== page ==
The spooky fun of the association for the whole family | Applause



LEWISBURG – During four evenings this month in Lewisburg, audiences are invited to enjoy hot food and drinks, cozy fireside time, and a Spooky Hayride presented by the Buffalo Valley Antique Machinery Association.

The event will take place from 7 p.m. to 10 p.m. on Friday and Saturday, as well as October 29 and 30. Tickets cost $ 7 for ages 12 and over, $ 5 for ages 6 to 11, and free for children 5 and under.

According to Anne Heimbach, treasurer of the association, this is the fourth year of the hike, which takes place on the association’s leased land at 8030 West Branch Highway on Route 15, across from Sheetz. It is also the site of the association’s monthly antique tractor pull-ups from April to September, and an annual fall show on the first weekend of October. They also have chicken barbecue dinners and a car show every month from April / May to September.

Heimbach said the association is a non-profit organization with around 250 members.

“Our mission is to educate the public about the first agricultural machinery and the first customs,” she said. The hayrides will be pulled by some of these old machines belonging to the members of the association.

Janet Mincemoyer, a long-time member and former secretary of the association, takes part every year in leading the hike. She said the tractors date back to the 1930s and 1940s. They pull wagons full of bales of hay and each trip averages about 20 people.

According to Mincemoyer, the “spooky” parts of the Hay Ride include its variety of props, including an old cemetery and costumed volunteers – some of whom jump to surprise the riders. The rides travel along the adjacent railway tracks.

Each night, a steam engine whistle will also sound whenever another wagon is about to leave for the next ride.

“It’s always a topic of conversation,” Mincemoyer said.

She said members try to add more decorations and make changes every year to keep visitors coming back. On nights close to Halloween, many children come in disguise.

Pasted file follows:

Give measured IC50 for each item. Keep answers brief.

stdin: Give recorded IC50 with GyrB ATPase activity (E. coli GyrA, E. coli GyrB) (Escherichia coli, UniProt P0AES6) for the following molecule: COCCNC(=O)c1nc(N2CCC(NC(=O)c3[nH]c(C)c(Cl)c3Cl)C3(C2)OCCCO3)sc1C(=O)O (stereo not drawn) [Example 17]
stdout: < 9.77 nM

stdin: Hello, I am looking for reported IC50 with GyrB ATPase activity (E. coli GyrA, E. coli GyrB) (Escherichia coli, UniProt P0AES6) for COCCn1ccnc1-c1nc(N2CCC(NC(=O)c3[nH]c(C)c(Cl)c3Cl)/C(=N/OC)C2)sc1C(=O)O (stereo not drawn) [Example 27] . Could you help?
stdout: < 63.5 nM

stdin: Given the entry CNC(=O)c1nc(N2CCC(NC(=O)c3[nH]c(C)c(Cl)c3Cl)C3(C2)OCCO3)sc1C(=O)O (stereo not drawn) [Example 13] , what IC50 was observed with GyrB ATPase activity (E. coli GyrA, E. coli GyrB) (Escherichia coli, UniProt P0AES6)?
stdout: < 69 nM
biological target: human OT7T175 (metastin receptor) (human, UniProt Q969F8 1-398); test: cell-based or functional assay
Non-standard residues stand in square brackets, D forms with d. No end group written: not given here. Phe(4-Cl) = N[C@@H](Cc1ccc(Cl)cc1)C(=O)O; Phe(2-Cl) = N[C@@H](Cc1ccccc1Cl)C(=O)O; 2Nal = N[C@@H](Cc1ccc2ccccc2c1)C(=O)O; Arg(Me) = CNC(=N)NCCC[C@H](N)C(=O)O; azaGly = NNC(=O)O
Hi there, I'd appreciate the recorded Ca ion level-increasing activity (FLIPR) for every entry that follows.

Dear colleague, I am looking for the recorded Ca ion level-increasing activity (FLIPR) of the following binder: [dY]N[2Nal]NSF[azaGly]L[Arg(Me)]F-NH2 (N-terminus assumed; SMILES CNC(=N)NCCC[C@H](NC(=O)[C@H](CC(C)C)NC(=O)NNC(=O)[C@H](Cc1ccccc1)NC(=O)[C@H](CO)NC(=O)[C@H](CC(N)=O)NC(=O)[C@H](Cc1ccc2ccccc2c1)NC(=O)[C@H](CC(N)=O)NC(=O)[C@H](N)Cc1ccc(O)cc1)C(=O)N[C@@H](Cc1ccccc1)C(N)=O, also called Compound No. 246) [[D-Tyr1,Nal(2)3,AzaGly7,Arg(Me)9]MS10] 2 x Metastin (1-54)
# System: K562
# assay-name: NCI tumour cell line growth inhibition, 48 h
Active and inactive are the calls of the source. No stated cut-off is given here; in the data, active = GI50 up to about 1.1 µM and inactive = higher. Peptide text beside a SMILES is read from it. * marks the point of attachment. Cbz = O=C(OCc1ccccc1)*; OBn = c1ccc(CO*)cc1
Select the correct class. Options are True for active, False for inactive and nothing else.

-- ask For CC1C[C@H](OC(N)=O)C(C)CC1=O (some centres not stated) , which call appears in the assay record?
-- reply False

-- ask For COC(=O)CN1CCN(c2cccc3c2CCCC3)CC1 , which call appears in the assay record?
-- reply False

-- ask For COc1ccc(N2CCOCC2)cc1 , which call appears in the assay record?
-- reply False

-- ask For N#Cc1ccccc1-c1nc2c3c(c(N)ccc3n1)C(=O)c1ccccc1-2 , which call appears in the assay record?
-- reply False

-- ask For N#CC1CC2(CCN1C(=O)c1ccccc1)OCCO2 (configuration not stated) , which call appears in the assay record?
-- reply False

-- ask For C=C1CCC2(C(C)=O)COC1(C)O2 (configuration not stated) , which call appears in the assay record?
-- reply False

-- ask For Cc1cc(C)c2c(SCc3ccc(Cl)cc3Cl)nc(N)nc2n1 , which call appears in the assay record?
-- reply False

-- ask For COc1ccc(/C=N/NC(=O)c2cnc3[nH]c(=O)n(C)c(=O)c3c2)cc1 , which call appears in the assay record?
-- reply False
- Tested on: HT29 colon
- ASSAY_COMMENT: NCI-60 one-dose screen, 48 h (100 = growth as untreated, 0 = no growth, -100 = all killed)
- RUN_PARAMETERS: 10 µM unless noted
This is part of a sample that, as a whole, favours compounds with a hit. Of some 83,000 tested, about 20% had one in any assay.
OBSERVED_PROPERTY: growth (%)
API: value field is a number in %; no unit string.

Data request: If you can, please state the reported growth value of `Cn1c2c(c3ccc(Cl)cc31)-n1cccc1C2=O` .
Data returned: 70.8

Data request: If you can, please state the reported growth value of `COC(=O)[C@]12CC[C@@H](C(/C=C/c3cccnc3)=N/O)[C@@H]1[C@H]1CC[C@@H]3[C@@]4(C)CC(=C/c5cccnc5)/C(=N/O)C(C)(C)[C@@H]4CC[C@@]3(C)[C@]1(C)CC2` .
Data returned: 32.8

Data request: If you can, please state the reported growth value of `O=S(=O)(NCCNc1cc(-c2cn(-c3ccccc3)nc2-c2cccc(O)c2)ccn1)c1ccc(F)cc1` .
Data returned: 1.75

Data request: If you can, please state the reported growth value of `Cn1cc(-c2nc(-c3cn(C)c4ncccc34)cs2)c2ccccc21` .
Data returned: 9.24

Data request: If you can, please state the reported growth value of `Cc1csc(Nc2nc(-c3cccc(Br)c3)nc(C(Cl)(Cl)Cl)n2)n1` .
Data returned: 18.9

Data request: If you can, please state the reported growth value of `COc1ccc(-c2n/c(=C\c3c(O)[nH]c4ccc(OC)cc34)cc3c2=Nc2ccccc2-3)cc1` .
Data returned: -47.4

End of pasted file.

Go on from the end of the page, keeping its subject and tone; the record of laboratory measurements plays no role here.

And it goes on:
“We are more family oriented,” she said. “We don’t charge a lot. I think it’s a good thing for families, especially now.

The evening will also feature hot food and drinks available for purchase, including soup, burgers and hot dogs, hot chocolate, coffee and hot cider.

Those waiting for the next round are also encouraged to gather around a campfire on benches provided to stay warm and make s’mores.

Mincemoyer said she enjoys helping out every year.

“What I really like is when the wagons come back,” she said. “It really makes me happy to hear everyone so happy.”

The volunteers who help each year also get together in the evenings to share their experiences, and they are equally enthusiastic and happy, she said.

The hayride, like all association events throughout the year, is to reach out and provide a fun experience for their neighbors.

“With all the activities we do, we reach out to the community to encourage them to come and enjoy their time,” said Mincemoyer.

Each year, they also use the profits to bless the community, donating the money to organizations or people in need.

The association is celebrating its 36th anniversary this year. Mincemoyer appreciated her long-time volunteering and said she often watched her grandchildren who often came with her to the show grounds and were “practically raised” there, she laughed. Many other volunteers have involved their families in the tradition of weekends of community work and monthly and annual events.

During the COVID closures, the association was unable to accommodate their monthly tractor pulls, which affected their finances. Mincemoyer said they still had bills and insurance, as well as maintenance fees to pay.

As they honor the mission and desire of its founders, Mincemoyer said, “We are just trying to keep going.”

For more information, visit the Buffalo Valley Antique Machinery Association Facebook page.



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